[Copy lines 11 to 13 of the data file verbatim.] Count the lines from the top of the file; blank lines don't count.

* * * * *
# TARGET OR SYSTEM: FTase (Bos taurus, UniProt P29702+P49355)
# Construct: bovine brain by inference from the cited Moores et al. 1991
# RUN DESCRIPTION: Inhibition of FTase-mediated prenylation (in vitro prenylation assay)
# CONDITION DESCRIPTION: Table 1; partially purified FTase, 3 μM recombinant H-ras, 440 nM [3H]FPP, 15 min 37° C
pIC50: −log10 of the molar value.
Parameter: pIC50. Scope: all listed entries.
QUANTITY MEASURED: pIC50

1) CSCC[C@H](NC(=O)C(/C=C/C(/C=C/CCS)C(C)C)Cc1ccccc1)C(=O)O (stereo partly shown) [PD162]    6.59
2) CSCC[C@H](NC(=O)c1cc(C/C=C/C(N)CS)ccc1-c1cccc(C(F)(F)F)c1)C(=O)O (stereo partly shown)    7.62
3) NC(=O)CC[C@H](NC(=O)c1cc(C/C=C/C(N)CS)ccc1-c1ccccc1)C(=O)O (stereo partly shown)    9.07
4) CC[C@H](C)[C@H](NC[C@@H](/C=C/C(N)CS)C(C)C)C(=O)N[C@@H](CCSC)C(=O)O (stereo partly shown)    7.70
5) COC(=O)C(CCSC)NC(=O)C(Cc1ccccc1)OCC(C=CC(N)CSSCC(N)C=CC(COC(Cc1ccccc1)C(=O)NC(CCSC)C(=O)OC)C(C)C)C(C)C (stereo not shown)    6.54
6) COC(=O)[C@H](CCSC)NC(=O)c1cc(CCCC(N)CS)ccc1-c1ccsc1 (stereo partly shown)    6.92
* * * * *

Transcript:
4) CC[C@H](C)[C@H](NC[C@@H](/C=C/C(N)CS)C(C)C)C(=O)N[C@@H](CCSC)C(=O)O (stereo partly shown)    7.70
5) COC(=O)C(CCSC)NC(=O)C(Cc1ccccc1)OCC(C=CC(N)CSSCC(N)C=CC(COC(Cc1ccccc1)C(=O)NC(CCSC)C(=O)OC)C(C)C)C(C)C (stereo not shown)    6.54
6) COC(=O)[C@H](CCSC)NC(=O)c1cc(CCCC(N)CS)ccc1-c1ccsc1 (stereo partly shown)    6.92